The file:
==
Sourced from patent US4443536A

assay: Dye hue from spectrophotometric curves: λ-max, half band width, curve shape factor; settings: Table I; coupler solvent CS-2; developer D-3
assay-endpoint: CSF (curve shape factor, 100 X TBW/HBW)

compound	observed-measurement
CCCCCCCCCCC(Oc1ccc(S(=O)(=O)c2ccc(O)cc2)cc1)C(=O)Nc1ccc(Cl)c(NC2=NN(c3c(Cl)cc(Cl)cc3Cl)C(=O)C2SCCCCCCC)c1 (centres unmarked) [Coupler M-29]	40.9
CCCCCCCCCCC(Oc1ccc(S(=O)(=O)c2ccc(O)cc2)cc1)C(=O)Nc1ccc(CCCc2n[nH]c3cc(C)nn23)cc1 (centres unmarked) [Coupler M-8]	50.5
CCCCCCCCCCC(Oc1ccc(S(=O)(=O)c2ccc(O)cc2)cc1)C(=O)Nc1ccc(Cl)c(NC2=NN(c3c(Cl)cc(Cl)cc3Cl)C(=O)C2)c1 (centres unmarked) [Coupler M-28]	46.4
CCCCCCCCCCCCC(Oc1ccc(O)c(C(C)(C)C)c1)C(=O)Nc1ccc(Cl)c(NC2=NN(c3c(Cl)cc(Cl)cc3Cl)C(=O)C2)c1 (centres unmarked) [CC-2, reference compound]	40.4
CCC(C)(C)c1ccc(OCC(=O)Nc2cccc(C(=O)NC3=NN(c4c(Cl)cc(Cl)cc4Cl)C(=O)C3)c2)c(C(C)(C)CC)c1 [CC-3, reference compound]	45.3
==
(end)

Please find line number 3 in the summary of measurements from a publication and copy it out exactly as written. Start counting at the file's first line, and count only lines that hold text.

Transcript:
assay-endpoint: CSF (curve shape factor, 100 X TBW/HBW)